Supporting the impact provided by smallholder farmers, the development of a Blockchain based platform to improve the food procurement process would allow these farmers better access to the markets. Moreover, this project would strengthen the logistical chains, rural economies and food security of entire regions.
In terms of an analysis of failure, current legacy systems for procurement from smallholder farmers in Kenya often leads to delays and value chain degradation due to the manual coordination between multiple stakeholders. A Blockchain-based system would almost definitely annul this completely.
Blockchain-based cash distribution system
Currently the humanitarian sector’s most robust and largest Blockchain network, the beneficiary-focused project maximizes impact by allowing more value to be directed towards the vulnerable. Eliminating intermediaries and allowing for secure digital transmissions, Building Blocks’ Blockchain-based e-wallets have assisted over 1 million refugees in Syria, Bangladesh and Lebanon, processing over $271 million through over 12 million transactions.
AI and Machine Learning: Life-saving data, one byte at a time
Purpose: AI tool for translating written text to digital data
With most Kenyan medical offices and health centers having little to no access to the internet, field data is often compiled in handwritten accounts. MEZA allows for practitioners to quickly and efficiently decode this handwritten data into a machine readable format so that it may be consolidated into the main government’s databases.
Purpose: AI satellite-based soil analysis
Soil degradation is a severe threat to small landholders and food security globally. The Boomitra project intends to provide real-time AI and remote sensing-based intelligence to allow farmers to measure data points such as soil moisture, nutrients and carbon levels and action accordingly. This would lead to a reduction on water and nutrient waste by 30% while enhancing soil fertility.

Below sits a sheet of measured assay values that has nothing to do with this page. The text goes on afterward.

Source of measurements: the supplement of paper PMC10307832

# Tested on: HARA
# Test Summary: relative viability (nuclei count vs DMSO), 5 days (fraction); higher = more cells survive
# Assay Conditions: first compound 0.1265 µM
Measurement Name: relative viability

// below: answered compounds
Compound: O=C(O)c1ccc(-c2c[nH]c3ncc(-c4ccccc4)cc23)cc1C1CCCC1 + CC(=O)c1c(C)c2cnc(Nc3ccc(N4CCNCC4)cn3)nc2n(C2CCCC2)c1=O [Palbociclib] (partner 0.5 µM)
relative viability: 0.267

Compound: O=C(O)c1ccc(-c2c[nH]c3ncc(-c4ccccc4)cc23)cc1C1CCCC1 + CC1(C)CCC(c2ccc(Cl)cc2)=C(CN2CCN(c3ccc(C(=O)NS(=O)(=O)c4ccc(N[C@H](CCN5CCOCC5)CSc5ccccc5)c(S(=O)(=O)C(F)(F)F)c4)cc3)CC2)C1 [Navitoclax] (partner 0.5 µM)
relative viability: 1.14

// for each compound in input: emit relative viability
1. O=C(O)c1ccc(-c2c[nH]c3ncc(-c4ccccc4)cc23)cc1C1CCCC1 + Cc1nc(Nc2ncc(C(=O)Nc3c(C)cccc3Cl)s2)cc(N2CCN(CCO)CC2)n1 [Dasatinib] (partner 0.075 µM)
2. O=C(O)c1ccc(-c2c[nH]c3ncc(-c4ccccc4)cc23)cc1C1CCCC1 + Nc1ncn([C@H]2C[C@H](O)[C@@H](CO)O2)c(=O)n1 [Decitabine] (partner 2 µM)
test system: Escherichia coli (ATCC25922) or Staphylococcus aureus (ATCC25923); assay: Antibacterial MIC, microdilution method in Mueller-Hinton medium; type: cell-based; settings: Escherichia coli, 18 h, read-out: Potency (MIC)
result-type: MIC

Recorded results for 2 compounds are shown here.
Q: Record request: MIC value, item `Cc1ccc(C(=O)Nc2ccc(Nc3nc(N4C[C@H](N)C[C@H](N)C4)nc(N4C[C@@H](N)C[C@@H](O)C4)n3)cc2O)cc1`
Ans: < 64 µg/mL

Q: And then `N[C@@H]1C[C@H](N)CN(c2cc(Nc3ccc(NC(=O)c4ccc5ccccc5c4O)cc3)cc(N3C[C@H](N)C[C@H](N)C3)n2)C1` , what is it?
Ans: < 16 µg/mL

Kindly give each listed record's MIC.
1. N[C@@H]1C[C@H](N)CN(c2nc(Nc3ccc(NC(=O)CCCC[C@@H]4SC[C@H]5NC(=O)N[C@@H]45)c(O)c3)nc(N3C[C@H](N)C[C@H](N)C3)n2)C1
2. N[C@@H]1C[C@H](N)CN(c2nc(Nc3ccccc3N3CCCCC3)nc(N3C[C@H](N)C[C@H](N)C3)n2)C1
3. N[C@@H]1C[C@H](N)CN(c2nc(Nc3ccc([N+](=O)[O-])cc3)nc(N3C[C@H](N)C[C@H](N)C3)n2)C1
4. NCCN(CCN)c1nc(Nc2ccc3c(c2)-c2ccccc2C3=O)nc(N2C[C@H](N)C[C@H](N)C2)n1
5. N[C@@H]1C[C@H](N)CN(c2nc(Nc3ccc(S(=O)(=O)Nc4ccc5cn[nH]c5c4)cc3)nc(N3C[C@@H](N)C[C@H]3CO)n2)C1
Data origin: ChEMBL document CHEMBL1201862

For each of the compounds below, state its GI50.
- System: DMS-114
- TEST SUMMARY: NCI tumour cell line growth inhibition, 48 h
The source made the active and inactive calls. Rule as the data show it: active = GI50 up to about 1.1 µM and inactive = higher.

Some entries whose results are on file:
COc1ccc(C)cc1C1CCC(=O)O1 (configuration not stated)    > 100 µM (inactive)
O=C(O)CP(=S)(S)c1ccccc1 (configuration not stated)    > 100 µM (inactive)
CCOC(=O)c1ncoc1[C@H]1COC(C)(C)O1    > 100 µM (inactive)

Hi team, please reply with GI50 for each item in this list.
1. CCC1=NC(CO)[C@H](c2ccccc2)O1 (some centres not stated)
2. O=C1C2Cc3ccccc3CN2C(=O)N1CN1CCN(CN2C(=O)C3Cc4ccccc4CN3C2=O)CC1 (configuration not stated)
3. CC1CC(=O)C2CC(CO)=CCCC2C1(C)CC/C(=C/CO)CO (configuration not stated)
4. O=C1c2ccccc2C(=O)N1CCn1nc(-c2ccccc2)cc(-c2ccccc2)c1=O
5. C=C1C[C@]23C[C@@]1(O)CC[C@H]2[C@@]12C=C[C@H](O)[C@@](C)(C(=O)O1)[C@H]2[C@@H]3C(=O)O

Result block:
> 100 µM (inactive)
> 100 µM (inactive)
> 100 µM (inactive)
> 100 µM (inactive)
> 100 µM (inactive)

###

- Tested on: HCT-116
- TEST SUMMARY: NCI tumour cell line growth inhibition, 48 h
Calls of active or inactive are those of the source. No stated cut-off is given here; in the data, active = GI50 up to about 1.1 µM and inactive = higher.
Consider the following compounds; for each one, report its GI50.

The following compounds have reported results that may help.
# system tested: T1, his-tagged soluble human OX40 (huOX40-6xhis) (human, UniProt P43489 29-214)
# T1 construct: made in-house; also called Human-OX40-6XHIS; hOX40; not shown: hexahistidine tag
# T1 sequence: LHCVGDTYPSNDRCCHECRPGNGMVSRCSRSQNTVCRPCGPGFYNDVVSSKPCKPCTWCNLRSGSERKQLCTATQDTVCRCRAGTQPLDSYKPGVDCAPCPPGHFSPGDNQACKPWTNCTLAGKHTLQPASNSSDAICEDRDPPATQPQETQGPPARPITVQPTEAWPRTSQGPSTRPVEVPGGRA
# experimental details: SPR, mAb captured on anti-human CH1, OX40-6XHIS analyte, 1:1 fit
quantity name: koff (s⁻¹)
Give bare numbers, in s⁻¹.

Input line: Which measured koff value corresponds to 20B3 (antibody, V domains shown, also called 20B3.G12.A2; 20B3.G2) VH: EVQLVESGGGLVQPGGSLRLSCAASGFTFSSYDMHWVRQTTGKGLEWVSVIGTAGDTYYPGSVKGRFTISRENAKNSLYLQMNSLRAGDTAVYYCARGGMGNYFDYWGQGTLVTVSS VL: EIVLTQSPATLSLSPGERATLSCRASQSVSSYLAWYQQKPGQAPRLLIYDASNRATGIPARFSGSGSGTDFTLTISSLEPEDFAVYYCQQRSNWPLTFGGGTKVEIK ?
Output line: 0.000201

The ESA-Agribora utilizes automated field level monitoring and crop yield estimation through satellite data. These are transmitted to a user-friendly digital platform to further augment the capabilities of smallholders.
PRISM/SKAI/Cloud to Street:
Purpose: Climate hazard detection
Leveraging a mix of real-time satellite information, AI analysis and on-the-ground data dissemination techniques, the Platform for Real-time Impact and Situation Monitoring (PRISM) protects vulnerable communities through the ability to forecast climate hazards.
SKAI uses the same system to analyze in-depth the requirements of impacted areas. This is of vital service for field operations to be able to construct and conduct missions with as much useful data as possible.
Cloud to Street is a remote sensing platform that uses satellite imagery and cloud computing to identify flood-prone land. In 2020, the program identified over 23,500km² of such land and helped in saving 1.2 million people at risk of being impacted by both seasonal and extreme flooding.
The bright future of saving lives:
With the need to sustain the largest ever global population while our fragile global supply chains are being put under never before seen stress, a pessimist might say that the current arsenal of tools at hand won’t be enough to stop international food insecurity and the chaos that comes with it. This being said, the innovator might say that, while the pessimist’s belief might hold a grain of truth, we can build new tools to not only combat this trend but surpass it altogether.
For more content exploring the capacity of emerging tech to tackle real life issues, including other examples of Blockchain and AI, follow the AIBC Summit’s official YouTube channel.